One of those, Guinness Atkinson Global Innovators, maintains a portfolio of about 30 stocks. They are often the same ones, because the managers like to hold positions for many years.
As the fund's name suggests, its managers "try to identify companies that use innovation to drive their growth", said Matthew Page, one of those managers. "We believe that, ultimately, companies like that should outperform, because they're smarter and better than their average peers. That means higher growth prospects and profits."
Among the themes that appeal to him are big data and machine learning. The first refers to the storage, processing and analysis of immense sets of related data. The second involves developing programs that allow computers to learn from and make predictions about data almost instantaneously, a skill that will be needed for technologies such as self-driving cars.
It's hard to invest in these areas directly, Mr Page said, so the portfolio holds stocks in related ones, including Nvidia, which makes graphics processing units; Fanuc, a Japanese robotics business; and Infineon, a German maker of semiconductors for the automotive industry that is expanding into chips for electric and self-driving vehicles.
The Baron Fifth Avenue Growth fund, another that appears on all four lists of top-performing focus funds, favours large companies that sell for less than their intrinsic worth because investors misunderstand their businesses, Alex Umansky, the fund's manager, says.
He adds that there are so few mispricings among these well-researched companies that the fund usually holds just 30 to 35 stocks.
He keeps most of them for long periods - "our time horizon is forever", he said - and accepts fund price swings that other managers try to avoid by maintaining bigger portfolios.
"We think over-diversification has been massively value-destructive over the last decade because people are worried about managing volatility," Mr Umansky said.
The fund's largest constituent, accounting for 15 percent of its assets, is hardly obscure - Amazon - but Mr Umansky contends that its price is too cheap, even at 235 times its earnings for the last four quarters.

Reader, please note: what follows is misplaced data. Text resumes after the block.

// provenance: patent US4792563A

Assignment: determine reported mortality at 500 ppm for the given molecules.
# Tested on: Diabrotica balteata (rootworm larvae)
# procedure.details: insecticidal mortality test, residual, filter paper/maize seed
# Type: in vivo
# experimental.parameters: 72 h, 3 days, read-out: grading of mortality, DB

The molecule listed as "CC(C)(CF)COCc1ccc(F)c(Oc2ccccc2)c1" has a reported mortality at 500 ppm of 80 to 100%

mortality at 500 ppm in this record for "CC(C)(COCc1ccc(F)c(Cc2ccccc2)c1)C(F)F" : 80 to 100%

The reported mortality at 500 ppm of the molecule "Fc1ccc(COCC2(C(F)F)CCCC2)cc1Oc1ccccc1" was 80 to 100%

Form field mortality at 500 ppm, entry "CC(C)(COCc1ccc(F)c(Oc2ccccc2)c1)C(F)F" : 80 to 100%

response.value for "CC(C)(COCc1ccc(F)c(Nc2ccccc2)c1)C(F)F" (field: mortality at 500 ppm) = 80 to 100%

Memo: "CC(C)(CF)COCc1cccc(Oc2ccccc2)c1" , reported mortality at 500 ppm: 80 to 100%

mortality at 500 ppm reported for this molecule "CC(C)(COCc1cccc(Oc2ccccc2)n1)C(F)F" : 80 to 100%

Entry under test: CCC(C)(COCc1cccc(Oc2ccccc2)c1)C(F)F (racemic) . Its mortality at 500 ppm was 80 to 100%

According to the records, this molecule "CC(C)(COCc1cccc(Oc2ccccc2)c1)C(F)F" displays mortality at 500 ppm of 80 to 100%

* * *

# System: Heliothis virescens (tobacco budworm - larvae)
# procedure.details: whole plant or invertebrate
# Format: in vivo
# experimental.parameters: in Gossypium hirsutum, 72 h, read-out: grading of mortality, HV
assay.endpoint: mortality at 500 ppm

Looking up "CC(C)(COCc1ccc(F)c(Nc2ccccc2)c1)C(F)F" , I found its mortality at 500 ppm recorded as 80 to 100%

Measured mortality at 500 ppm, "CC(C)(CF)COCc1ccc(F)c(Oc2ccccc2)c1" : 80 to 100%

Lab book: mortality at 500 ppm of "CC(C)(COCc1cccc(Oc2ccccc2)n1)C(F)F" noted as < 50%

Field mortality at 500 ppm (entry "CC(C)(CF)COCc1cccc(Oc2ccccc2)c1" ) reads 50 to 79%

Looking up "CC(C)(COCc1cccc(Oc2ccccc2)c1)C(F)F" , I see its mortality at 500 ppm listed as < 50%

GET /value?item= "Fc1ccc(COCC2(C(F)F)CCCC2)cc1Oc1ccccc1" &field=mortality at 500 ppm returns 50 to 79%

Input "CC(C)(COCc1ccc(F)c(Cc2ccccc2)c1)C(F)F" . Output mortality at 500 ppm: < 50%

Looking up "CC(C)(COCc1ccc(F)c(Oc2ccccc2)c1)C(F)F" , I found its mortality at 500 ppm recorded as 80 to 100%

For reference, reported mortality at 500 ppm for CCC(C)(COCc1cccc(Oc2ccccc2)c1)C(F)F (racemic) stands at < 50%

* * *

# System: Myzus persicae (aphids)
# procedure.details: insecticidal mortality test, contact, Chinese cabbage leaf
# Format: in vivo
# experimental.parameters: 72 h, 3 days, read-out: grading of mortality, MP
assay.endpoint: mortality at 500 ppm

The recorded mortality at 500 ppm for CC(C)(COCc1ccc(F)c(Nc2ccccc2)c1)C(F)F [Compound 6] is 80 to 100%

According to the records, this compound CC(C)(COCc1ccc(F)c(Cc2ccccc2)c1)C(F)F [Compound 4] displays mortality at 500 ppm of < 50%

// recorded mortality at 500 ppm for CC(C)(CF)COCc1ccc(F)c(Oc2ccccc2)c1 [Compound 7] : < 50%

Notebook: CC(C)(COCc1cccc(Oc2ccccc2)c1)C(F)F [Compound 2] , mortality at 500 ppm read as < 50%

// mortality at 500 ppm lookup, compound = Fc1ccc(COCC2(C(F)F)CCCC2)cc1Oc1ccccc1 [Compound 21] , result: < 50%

That extravagant valuation is misleading, he said, because Amazon has a history of forgoing earnings today by investing in new business lines that will pay off tomorrow.
Other portfolio holdings include Alibaba, a Chinese e-commerce giant; and Mastercard and Visa, which dominate the credit card business. Mr Umansky called Mastercard "the digital railroad" taking financial transactions from paper to the electronic world, a process that he expects to be larger and more lucrative than investors anticipate.
Mr Rosenbluth recommends the Guinness Atkinson and Baron funds. Others that he likes and that appear on at least one of the lists of top-performing focus funds include Columbia Select Large-Cap Value, Axa Loomis Sayles Growth and Parnassus Endeavor.
Mr Davis is a fan of the Baron and Parnassus funds, although he is agnostic about focus funds generally.
"We haven't been able to discern a real advantage investing in concentrated portfolios, but there's not a big disadvantage, either," he said.
"You should expect to have a range of outcomes the more concentrated the portfolio is," he added. "Even some of the best performers over the last five years underperform their peers sometimes." NYTIMES